Yet staffing problems, difficult bureaucrats and complicated marketing systems are hardly unique to Japan. One thinks of U.S. companies entering France and Germany in the 1950's and 1960's, of European and Japanese companies entering the U.S. market more recently, and realizes that these same problems exist to a considerable degree but that entry seems on balance to have been less difficult. Where is the difference?

    The essential difference may well lie in the fact that the most effective route to market entry in most sophisticated economies has proved to be that of acquisition of a successful company in that economy. Barriers of language, staffing, government relations, pricing, promotion and product adaptation are terribly formidable when faced by a foreign newcomer to the market. However, they become routine business decisions when the foreign investor has in hand a going business with management, distribution channels and community relations in place and functioning.

    However, in Japan the acquisition of a successful company or well run part of a company is for all practical purposes impossible. Acquisition as an entry device is not available. It should quickly be added that the inability to make acquisitions of successful businesses is not another item for that list of conspiratorial Japanese behavior that European governments in particular have recently been prone to draw up. It is a fact that in Japan buying and selling companies or even parts of companies is resorted to only when the remaining option is bankruptcy. The nature of the capital market, the nature of personnel practices, and indeed the very concept of the company, make sale and purchase of a successful company unacceptable. And there are few foreign companies in a position to turn around a failed Japanese business in order to effect their entry into the economy.

    Capital Investment vs. Expense Investment

    The advantages in terms of speed of entry and effectiveness of operations that derive from acquisition can only be substituted for by massive and sustained expense investment. Here one encounters an irony of corporate bookkeeping. A capital investment for acquisition purposes need not depress the operating statement and, indeed with some skill and luck, can enhance it. A comparable expense investment has a most depressing effect, to the peril of careers. It is then not surprising that foreign companies complain of barriers to entry into Japan. The Japanese market is very large, it is terribly competitive, and it is very highly developed. It is therefore, and naturally enough, very expensive to enter. Lacking the acquisition route, that expense is difficult to accommodate, but the importance of the economy may well make the expense investment necessary.

    Given this set of issues, the considerable number of recent cases of foreign withdrawal from Japan are the more surprising. It would seem to follow that those foreign companies that have already undertaken a considerable expense investment in entering the Japanese market should calculate carefully, and from a long term point of view, before deciding to withdraw. The short term pressures on operating profits are obvious. But Japan will not become a smaller market, nor a less attractive one. On the contrary. And it will not become a less expensive market to enter in the future.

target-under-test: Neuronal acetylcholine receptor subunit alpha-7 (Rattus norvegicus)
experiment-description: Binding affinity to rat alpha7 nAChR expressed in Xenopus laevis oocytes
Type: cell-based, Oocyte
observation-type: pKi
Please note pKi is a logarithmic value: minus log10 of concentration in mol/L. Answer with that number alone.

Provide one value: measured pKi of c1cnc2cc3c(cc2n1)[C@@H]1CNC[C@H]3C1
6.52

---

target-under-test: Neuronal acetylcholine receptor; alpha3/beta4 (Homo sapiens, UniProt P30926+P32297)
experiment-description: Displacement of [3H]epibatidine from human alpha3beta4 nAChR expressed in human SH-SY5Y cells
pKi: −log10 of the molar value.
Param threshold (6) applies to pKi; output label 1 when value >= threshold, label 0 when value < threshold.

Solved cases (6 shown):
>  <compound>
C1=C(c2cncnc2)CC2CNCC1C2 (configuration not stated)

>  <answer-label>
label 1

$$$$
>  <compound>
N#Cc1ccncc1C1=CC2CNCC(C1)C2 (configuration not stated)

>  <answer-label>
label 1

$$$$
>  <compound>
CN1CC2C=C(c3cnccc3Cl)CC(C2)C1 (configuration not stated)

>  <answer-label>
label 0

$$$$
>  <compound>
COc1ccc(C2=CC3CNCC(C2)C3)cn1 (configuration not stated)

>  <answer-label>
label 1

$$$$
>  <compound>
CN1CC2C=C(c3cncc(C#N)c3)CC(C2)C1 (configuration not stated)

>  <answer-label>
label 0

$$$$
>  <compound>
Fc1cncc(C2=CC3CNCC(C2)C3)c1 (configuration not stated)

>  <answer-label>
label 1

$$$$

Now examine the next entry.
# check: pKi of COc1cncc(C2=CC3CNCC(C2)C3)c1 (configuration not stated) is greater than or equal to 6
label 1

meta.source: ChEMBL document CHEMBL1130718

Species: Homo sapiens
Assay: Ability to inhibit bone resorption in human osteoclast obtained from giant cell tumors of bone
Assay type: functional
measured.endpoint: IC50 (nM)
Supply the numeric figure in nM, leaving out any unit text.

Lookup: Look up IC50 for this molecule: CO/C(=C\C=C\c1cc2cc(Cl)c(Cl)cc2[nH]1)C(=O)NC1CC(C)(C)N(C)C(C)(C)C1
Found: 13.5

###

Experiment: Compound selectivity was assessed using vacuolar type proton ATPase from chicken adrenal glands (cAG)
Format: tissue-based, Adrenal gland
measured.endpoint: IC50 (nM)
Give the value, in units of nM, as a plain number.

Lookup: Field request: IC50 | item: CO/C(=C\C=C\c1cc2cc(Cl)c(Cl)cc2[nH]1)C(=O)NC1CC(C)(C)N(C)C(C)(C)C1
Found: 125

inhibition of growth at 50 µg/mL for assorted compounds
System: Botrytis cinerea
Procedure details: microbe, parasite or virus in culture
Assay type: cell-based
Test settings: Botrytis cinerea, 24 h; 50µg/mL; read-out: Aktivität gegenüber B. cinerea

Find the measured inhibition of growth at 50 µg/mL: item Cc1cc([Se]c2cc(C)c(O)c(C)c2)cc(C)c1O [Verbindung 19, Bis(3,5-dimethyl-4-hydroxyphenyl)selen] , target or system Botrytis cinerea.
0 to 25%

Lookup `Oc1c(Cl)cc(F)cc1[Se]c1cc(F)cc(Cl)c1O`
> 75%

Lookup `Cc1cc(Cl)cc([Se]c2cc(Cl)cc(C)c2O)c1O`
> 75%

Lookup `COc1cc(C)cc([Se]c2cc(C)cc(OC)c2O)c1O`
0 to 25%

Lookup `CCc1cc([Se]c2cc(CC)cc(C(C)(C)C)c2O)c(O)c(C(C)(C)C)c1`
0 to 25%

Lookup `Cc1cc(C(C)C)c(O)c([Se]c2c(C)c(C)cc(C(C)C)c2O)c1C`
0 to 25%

Further, Japan is a critical strategic center in the world for many companies. The ability to compete within Japan with Japanese firms that are or may become international competitors has a very high value. Both in a positive sense, then, and also from a defensive view, expense investing in Japan for the longer term may well be the proper strategy despite the temptation to improve short term results by withdrawing or failing to enter.

    Companies that now regret that they were not more agressive regarding investment in Japan in the 1950's and 1960's need to take careful note of Korea. In a great many regards, the Korean economy is now in the position that Japan's was around 1960. High real growth – 10 percent from 1970 to 1975, 15 percent in 1976. Birth rate low and falling. Savings rate rising. Exports large and rising. Trade balance in good shape. A large (35 million) population with high literacy. A government determined to grow fast economically and using sophisticated methods to achieve growth.

    At the same time, Korea is a difficult economy to enter on terms most companies find attractive, e.g. local participation is generally required. There are political risks whose level is hard to determine. Organizational approaches, government relations, and business practices differ from those of the West. It is fairly easy to make the case that Korea is too hazardous to warrant direct investment and that licensing and other indirect methods are appropriate.

    The parallels to foreign companies' views of Japan in the late 1950's are clear.

  • Add To Interests
  • SAVE CONTENT
  • PRINT
  • PDF